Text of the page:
Rimmer’s fantasy at the end of the first book was that he had married a supermodel–a gorgeous babe whom every man wanted.  Except that she wouldn’t let him touch her for insurance reasons.  Rimmer has a problem or thirty with his self image.  But he was still super wealthy and women everywhere adored him. However as this book opens, he has divorced his babe and married a boring woman who also doesn’t want to have sex with him.  As thing move along, he loses his fortune and, ultimately his hologrammatic body.  He becomes just a voice.  Through a serious of hilarious mistakes, he winds up in the body of a woman.

One of the nice aspects of this book is that Grant Naylor have Rimmer see what a douchey sexist man he’s been all this time–believing all women were either his mother or a sex bomb.

The Cat’s scenario is pretty much all libido–Valkyrie warriors serving him and he gets to do pretty much whatever he wants–his clock doesn’t have times, it has activities: nap, sex, eat, nap, sleep, etc.

The one difference is that Kryten is there with him.  Kryten’s deepest fantasy is leaning, and so he keeps finding new things to clean in Cat’s world.

There’s another wonderful bit of anti-religion in this book (there’s always some anti-religion aspect in these stories).  In this one they talk about Silicon Heaven.

The best way to keep the robots subdued was to give them religion. … almost everything with a hint of artificial intelligence was programmed to believe that Silicon Heaven was he electronic afterlife….

If machines served their human masters with diligence and dedication, they would attain everlasting life in mechanical paradise when their components finally ran down.

At last they had solace. They were every bit as exploited as they’d always been, but now they believed there was some kind of justice at the end of it.

Lister’s fantasy is the same as it was before.  He’s living in the city from It’s a Wonderful Life and he’s married to Kristine Kochanski and he has two boys.  As the book opens there’s  a wonderfully touching moment with his family and his kids.

But it is abruptly demolished when a woman driving a tractor trailer crashes the truck in to Bedford Falls.  Literally all of Bedford Falls–every building is demolished or caught on fire.  There’s virtually nothing left.  And when the woman gets out of the truck dressed as  a prostitute and claims to know Lister, well, Kristine takes their boys and leaves him.  He has nothing.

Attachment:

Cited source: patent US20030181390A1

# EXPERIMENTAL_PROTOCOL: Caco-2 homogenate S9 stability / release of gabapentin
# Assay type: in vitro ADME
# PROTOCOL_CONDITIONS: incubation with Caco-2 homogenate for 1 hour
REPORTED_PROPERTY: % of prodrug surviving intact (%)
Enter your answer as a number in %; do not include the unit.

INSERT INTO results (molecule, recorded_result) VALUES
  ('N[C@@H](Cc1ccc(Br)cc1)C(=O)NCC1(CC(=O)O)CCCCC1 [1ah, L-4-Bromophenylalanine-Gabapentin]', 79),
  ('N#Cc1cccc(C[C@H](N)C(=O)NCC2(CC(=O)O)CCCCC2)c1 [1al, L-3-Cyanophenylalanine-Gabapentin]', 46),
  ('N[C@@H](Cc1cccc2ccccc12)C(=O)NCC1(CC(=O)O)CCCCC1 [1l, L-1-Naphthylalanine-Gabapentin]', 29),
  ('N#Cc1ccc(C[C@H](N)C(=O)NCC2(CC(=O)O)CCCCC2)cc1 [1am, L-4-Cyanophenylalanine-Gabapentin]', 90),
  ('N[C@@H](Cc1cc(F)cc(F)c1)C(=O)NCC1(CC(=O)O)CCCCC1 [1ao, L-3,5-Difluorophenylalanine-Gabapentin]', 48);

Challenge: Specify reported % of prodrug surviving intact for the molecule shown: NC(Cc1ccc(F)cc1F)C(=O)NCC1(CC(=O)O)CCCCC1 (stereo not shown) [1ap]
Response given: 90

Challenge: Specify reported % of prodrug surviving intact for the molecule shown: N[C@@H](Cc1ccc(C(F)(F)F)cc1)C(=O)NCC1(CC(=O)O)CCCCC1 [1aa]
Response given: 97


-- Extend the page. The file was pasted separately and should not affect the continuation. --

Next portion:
It should come as no surprise that the woman is actually Rimmer.

What about Holly, the ship’s computer with an IQ of 6,000?  Can’t he save them?  Well, no.  He can’t get into the game, plus, he’s going a little crazy from being alone for so long.  So crazy in fact that he decides to start talking to Talkie Toaster, a gag gift that Lister bought for $19.99.

The sequence with the toaster is hilarious on the show (it only wants to talk about bready products!) and it translates perfectly to the book as well.  Essentially, Talkie Toaster encourages Holy to increase his IQ (which has been slowly leaking away) at the risk of shortening his life span.  Unfortunately, things go a little awry and Holly’s IQ eclipses 12,000. But his run time is cut to a number if minutes.

So he need to turn everything off if he wants to stay alive. (more…)

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SOUNDTRACK: VOIVOD-Lost Society (2020).

Voivod have been around for over 30 years.  In that time, they’ve releases only four lives albums.  The first one was from the period when their original and current singer had departed, so that doesn’t really count.  In 2011 they released Warriors of Ice, a live album that featured the reunited original lineup minus deceased guitarist Piggy.  The third was a limited release from the 2011 Roadburn Festival.

Thus, we have this new release to acknowledge the excellence of their 2018 album The Wake.  This show was recorded at Quebec City Summer Fest on July 13, 2019.  I saw them on this tour on April 5, 2019.  The setlist was largely the same, although they played more in their hometown (and I would have loved to see “Astronomy Domine”).

Being in front of a hometown crowd has the band fully energized.  It also allows Snake to speak French to the audience, which is fun.

Most of Voivod’s music is really complicated and difficult (the chords that Piggy and now Chewy came up with are pretty hard to imagine).  And yet they play everything perfectly.  There’s not a lot of room for jamming when the songs are this tight and complex, but it’s clear the band are enjoying themselves anyway.

Since this is touring their new album, the majority of songs (4) are from it with two more songs from their 2016 EP Post Society.  The rest of the set is pretty much a song from each of the albums prior to 1993 (excluding the album with the best name: Rrröööaaarrr).

They interfile the new songs with the older ones, and it feels really seamless.  This shows how much of a student of Piggy new guitarist Chewy turned out to be.

The few times that Snake speaks in English, he says that Angel Rat’s “The Prow” is “time to dance time to party have fun” something one wouldn’t expect to do at a Voivod show, but compared to their other songs, it is pretty dancey.

My favorite Voivod album (aside from The Wake, which is really outstanding) is Nothingface, so I was really excited to hear “Into My Hypercube” and to hear that Rocky’s bass sounded just right.

Their older stuff is a little less complex and proggy so a song like 1987’s “Overreaction” is a bit heavier and straight ahead.

One of the more entertaining moments is during the opening of “The Lost Machine” where Snake stands between Chewy and Rocky and waves his arms to strum the chords first guitar, then bass, then guitar then bass, etc.